But they want a jury to decide if Primus Labs and its subcontracted food safety auditor are guilty of negligence and breach of contract for giving their Colorado operation an almost perfect score just before the 2011 shipping season.
The brothers are free on bonds, awaiting a Jan. 28 sentencing hearing in Denver. Sentencing guidelines included in the Jensens’ plea agreements are very broad, suggesting each might serve 4 to 27 months and pay up $1,000 to $250,000 in fines.
“The guidelines are advisory only,” said Jeff Dorschner, spokesman for the U.S. Attorney’s office in Denver. “The judge can consider other factors.”
The maximum possible sentence each face is six years, one year for each of six federal misdemeanor counts. The maximum possible fine the judge could impose for each brother is $1.5 million, or $250,000 for each of the six counts.
Or, Dorschner said, the judge could opt for probation of up to five years, with no prison time. If the Jensens are sentenced to jail time, it will be served in a federal facility.
The 2011 listeria outbreak killed at least 33 people, caused one woman to miscarry and could be the cause of at least another 10 deaths, according to the plea agreement, which the U.S. Attorney's office posted online.
A week before they pleaded guilty, the Jensens filed a case in Prowers County, Colo., against Primus Labs, Santa Maria, Calif., seeking unspecified damages. The Jensens hired Primus to perform food safety audits on their growing, packing and shipping operation.
Primus subcontracted the job to Bio Food Safety, a Texas company, which sent auditor James Dilorio to Jensen Farms, Holly, Colo., on July 25, 2011, according to the Jensens' complaint.
The attorneys representing Primus declined to discuss the case until they have reviewed it.
The complaint also states that the Jensens’ distributor, Frontera Produce, Edinburg, Texas, “required that the Jensen cantaloupes Jensen sold to Frontera be ‘Primus Certified.’ ” The Jensen brothers contend the audit should have identified problems that Food and Drug Administration investigators found at the packing facility after the listeria outbreak had begun.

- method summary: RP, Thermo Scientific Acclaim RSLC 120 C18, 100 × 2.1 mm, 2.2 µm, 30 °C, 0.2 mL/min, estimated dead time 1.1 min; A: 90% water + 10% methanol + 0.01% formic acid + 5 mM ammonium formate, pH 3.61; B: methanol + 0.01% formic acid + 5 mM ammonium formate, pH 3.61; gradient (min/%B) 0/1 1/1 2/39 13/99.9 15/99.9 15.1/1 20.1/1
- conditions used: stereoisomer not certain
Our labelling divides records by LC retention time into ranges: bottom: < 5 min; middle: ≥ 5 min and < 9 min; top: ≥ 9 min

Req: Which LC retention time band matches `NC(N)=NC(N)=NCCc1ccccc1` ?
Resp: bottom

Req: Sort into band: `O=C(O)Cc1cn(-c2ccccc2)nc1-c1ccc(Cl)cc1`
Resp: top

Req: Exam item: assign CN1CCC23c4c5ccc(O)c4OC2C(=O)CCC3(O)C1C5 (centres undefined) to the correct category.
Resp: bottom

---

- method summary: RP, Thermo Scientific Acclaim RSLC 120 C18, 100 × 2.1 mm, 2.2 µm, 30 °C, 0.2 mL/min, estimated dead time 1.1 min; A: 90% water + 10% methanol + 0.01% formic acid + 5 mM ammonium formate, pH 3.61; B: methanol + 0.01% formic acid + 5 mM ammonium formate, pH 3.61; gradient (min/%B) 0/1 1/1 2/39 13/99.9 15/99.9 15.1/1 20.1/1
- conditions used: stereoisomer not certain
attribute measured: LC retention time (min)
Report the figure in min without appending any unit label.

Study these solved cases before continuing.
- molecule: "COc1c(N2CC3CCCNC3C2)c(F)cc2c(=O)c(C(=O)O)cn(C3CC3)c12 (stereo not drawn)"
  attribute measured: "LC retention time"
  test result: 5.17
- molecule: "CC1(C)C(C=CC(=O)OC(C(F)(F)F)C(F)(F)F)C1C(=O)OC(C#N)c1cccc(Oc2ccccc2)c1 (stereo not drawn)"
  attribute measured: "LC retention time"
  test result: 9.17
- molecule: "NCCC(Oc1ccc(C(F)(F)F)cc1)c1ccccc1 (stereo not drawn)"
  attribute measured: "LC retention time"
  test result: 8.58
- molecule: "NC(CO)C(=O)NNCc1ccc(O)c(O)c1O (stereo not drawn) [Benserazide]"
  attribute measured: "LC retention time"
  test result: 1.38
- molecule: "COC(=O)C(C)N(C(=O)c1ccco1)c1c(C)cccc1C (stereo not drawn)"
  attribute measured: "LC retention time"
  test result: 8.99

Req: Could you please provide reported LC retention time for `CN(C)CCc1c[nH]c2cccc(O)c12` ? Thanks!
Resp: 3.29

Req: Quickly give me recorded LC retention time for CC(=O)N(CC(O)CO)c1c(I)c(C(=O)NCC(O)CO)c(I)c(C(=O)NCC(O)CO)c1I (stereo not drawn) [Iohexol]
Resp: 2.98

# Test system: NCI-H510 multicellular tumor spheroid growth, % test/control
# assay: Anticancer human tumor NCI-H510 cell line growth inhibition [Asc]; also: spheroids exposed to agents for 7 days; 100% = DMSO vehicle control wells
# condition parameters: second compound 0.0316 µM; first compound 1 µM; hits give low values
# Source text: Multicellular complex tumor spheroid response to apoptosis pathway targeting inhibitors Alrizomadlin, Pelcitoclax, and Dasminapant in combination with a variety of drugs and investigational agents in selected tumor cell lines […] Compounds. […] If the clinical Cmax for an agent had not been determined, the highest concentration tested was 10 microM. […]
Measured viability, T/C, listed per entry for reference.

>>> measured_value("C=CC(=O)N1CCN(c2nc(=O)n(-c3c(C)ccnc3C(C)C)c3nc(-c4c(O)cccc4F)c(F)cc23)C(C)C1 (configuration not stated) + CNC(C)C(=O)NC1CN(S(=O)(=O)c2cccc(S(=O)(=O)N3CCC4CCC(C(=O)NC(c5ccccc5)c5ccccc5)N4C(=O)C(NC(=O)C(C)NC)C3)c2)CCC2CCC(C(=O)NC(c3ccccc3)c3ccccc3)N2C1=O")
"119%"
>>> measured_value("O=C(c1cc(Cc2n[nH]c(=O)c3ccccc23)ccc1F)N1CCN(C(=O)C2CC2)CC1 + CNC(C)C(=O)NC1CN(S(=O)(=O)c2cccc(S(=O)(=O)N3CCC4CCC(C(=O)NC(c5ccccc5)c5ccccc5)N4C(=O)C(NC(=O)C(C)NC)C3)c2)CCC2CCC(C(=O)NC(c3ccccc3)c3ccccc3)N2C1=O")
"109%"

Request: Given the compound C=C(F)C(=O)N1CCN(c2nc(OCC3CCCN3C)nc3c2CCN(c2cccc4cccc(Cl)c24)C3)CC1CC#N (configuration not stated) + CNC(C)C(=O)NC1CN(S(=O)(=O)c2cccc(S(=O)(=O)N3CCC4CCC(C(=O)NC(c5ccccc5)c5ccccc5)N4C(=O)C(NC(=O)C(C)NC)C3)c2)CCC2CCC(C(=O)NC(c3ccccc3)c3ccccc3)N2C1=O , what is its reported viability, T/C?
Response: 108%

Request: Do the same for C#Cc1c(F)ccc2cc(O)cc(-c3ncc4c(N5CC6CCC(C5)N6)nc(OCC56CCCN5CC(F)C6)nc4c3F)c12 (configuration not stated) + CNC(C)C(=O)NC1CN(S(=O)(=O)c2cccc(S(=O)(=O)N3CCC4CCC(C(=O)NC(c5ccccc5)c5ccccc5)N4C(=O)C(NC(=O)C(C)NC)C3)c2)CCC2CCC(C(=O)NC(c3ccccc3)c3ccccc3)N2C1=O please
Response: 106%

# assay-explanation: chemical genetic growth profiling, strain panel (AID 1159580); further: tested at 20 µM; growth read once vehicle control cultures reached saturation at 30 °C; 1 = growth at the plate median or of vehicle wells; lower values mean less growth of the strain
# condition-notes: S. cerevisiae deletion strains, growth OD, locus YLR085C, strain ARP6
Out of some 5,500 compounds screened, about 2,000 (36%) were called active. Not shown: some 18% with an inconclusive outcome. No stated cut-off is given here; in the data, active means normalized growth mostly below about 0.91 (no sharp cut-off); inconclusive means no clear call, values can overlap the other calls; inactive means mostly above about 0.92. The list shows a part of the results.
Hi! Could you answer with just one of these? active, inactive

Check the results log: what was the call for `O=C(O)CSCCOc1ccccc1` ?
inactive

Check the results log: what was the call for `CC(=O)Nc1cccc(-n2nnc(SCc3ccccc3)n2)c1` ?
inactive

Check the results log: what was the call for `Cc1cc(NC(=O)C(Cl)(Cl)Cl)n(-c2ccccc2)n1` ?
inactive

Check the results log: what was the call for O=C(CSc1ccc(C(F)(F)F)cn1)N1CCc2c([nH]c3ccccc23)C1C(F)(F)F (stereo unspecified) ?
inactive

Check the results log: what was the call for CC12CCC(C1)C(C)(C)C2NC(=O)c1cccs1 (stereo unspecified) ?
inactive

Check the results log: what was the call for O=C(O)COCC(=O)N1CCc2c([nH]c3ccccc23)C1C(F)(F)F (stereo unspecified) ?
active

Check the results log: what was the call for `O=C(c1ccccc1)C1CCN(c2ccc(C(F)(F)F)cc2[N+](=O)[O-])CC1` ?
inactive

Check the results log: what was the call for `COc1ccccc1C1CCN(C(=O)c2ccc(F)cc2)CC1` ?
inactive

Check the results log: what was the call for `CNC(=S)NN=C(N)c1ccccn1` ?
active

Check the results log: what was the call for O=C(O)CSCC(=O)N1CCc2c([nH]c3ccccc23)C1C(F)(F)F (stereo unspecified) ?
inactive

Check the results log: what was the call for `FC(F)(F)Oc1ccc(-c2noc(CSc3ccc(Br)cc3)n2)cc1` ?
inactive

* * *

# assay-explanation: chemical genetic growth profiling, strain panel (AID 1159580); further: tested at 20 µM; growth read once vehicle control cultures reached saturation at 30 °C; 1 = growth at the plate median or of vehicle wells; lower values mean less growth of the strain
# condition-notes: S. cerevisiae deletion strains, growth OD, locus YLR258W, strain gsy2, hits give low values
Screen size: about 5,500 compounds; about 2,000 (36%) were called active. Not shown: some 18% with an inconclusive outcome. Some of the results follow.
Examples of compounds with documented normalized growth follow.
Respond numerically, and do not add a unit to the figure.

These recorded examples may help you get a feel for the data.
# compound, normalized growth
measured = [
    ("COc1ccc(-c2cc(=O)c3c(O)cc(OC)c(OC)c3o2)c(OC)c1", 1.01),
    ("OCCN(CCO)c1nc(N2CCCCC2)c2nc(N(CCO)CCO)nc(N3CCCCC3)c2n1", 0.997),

“The purpose of the audit performed by BFS, on behalf of Primus, was to ensure that the cantaloupes produced by Jensen were of high quality, fit for human consumption, free from contaminants, and in compliance with the appropriate standards of care concerning the production of cantaloupes, including, but not limited to, good agricultural and manufacturing practices, industry standards, and relevant FDA industry guidance,” the Jensens lawsuit states.
The Jensen brothers also used part of the U.S. Attorney’s case against them as support for their case against Primus.
“According to James R. Gorny, Ph.D., at the time a senior advisor for produce safety, Center for Food Safety & Applied Nutrition at the FDA, Jensen deviated from industry standards by failing to use an anti-microbial, such as chlorine, in the packing of their cantaloupes during the summer of 2011,” states the Jensens' complaint, quoting directly from the case against them.
“…Dr. Gorny opined that the Primus Labs subcontractor that conducted the pre-harvest inspection of Jensen Farms, and provided a ‘superior’ score of 96% for the audit upon which Jensen Farms relied, was seriously deficient in its inspection and findings.”
The Jensens contend Primus is guilty of negligence, breach of contract, negligent hire, negligent misrepresentation and unfair and deceptive trade practices.